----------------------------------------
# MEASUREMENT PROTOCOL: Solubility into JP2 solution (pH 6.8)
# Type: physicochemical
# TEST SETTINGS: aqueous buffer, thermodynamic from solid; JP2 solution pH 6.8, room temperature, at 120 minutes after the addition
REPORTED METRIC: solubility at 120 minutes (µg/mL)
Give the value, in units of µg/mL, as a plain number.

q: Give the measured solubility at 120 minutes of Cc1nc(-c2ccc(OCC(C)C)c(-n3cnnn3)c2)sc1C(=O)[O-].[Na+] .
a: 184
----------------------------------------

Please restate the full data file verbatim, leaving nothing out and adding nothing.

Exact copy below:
# MEASUREMENT PROTOCOL: Solubility into JP2 solution (pH 6.8)
# Type: physicochemical
# TEST SETTINGS: aqueous buffer, thermodynamic from solid; JP2 solution pH 6.8, room temperature, at 120 minutes after the addition
REPORTED METRIC: solubility at 120 minutes (µg/mL)
Give the value, in units of µg/mL, as a plain number.

q: Give the measured solubility at 120 minutes of Cc1nc(-c2ccc(OCC(C)C)c(-n3cnnn3)c2)sc1C(=O)[O-].[Na+] .
a: 184